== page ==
Anatomy of Qld Health IT disaster:

IBM should never have been appointed



news The Queensland Government’s formal inquiry into the payroll systems upgrade debacle at Queensland Health has found damning allegations of procurement impropriety in the appointment of IBM as prime contractor for the initiative, and has concluded that Big Blue should never have won the contract in the first place.

The project was first kicked off in late 2007, when Queensland Health determined there was a need to look at a new payroll platform to replace the previous platform, based on Lattice and ESP software, which had been progressively implemented from 1996. Partially as a result of the fact that the state had decided to standardise on SAP’s ECC5 and Infor’s Workbrain software across its whole of government operations, those same platforms were picked for the Queensland Health implementation.

However, the project, implemented by prime contractor IBM, Queensland Health itself and government shared services provider Corptech — quickly went off the rails as poor governance and the complexity of Queensland Health’s award system kicked in, with the result that many of Queensland Health’s 85,000 workers went without pay for a period, or were overpaid, at various periods from early 2010, when the system went live. The LNP administration in Queensland recently announced additional funding of the project of $384 million, taking total project costs to an estimated $1.25 billion.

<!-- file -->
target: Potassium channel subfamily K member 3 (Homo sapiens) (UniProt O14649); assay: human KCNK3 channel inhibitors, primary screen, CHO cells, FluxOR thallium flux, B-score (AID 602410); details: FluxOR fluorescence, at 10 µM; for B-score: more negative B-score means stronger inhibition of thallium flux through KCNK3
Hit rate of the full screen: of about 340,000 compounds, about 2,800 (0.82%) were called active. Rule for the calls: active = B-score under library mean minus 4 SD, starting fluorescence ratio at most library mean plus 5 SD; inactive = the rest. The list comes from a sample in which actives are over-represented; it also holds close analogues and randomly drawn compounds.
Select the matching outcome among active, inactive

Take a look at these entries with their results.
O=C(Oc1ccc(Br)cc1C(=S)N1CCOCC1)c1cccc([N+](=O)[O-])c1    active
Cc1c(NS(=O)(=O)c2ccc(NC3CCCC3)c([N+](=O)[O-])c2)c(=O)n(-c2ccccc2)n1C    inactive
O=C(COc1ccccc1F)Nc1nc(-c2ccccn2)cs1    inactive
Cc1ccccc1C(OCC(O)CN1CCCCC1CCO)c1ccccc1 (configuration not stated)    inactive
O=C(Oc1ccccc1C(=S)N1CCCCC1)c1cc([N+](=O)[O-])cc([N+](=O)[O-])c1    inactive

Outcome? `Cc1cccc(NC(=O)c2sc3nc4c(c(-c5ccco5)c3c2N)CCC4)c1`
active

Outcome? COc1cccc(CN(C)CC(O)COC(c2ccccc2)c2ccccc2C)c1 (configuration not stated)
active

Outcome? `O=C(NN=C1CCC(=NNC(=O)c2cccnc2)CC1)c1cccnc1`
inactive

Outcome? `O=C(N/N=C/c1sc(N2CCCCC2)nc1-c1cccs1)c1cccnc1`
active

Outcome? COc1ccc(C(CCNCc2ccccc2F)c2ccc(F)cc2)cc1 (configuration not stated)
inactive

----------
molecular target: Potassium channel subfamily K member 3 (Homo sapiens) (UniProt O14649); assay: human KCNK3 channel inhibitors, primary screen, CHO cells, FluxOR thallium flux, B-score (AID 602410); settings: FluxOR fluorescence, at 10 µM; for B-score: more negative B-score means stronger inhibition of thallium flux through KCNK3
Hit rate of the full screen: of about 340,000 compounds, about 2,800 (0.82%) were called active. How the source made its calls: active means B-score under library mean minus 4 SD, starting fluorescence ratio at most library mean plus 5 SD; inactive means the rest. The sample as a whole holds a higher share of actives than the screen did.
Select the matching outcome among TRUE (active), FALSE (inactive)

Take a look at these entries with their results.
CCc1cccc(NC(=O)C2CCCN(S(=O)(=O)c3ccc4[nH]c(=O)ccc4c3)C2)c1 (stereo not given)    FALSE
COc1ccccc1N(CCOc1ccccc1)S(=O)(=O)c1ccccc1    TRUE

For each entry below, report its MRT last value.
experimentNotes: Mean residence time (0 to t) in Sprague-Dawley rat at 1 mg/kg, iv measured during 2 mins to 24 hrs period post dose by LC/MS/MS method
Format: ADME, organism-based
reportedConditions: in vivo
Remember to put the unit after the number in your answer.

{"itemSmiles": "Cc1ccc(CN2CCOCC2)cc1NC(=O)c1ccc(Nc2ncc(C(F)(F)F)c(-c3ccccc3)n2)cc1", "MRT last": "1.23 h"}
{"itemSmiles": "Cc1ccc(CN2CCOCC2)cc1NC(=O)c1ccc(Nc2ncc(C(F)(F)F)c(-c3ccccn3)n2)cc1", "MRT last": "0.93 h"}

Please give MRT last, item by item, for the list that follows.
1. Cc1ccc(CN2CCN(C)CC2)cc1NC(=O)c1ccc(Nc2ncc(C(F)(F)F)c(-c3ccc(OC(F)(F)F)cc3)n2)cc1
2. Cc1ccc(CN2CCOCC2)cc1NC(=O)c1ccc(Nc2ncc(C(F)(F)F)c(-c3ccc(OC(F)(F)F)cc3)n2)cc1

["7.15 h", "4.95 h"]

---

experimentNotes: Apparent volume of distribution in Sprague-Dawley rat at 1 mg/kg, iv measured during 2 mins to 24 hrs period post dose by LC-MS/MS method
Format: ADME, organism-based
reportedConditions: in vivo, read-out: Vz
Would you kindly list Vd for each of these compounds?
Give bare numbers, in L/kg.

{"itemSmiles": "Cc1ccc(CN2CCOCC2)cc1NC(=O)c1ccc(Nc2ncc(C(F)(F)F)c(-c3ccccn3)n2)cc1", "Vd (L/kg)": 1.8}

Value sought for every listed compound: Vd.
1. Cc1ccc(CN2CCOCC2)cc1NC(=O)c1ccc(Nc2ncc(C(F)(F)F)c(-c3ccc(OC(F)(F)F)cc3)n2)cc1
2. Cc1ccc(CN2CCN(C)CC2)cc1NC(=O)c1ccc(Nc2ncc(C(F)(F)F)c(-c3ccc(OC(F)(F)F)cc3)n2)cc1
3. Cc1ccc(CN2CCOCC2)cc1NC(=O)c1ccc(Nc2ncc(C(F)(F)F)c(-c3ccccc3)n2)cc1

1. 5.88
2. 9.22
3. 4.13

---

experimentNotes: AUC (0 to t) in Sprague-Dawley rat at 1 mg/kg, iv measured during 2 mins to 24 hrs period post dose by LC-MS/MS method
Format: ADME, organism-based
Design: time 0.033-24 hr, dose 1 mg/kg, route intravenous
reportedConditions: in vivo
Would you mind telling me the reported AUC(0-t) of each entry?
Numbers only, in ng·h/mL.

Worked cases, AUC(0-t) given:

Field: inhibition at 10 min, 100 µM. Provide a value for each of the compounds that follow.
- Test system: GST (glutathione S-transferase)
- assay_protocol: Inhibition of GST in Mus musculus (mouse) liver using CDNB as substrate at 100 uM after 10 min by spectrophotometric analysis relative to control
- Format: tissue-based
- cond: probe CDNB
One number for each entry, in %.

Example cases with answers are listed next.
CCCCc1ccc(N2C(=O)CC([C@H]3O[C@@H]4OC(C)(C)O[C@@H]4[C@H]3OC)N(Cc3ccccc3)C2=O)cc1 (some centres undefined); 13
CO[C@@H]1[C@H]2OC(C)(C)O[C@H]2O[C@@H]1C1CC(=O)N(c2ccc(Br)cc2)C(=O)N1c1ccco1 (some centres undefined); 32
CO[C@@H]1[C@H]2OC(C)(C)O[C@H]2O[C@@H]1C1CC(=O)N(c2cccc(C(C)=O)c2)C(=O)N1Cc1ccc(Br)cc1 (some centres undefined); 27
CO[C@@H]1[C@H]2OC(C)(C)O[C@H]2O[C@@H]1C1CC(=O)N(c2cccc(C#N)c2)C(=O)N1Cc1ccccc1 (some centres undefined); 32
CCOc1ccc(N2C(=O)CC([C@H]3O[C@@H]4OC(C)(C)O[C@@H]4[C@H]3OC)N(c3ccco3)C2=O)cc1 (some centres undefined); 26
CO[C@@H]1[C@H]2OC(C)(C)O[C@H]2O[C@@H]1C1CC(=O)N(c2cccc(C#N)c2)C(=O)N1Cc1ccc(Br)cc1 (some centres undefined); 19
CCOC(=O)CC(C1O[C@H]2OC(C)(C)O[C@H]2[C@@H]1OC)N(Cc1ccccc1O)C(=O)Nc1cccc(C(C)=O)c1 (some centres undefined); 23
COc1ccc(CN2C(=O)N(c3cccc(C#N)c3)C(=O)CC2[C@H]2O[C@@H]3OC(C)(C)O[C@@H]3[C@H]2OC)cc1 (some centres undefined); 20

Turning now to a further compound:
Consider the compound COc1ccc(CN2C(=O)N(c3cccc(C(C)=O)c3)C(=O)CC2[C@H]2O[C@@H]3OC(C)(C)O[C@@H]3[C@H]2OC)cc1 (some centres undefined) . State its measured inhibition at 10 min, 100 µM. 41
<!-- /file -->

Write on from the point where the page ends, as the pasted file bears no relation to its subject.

A number of previous audits and inquiries have already examined Queensland Health’s payroll upgrade. For example, in June 2010, an audit by Queensland’s Auditor-General found that the project’s difficulties were caused by woeful project scope definition at the project’s commencements, as well as poor governance throughout, especially by the Queensland Government. KPMG has also audited the situation.

However, a new report published this week (PDF) following a formal Commission of Inquiry into the project went deeper into specific aspects of the project; specifically, the procurement process which resulted in IBM being appointed as its prime contractor. The report did back the findings of previous reports in the area, with the report’s author, former Supreme Court Justice Richard Chesterman, writing:

“I have identified two principal causes of the inadequacies which led to the increase in contract price, the serious shortcomings in contract and project management, and in the State’s decision to settle with IBM. Those causes were: unwarranted urgency and a lack of diligence on the part of State officials. That lack of diligence manifested itself in the poor decisions which those officials made in scoping the Interim Solution; in their governance of the Project; and in failing to hold IBM to account to deliver a functional payroll system.”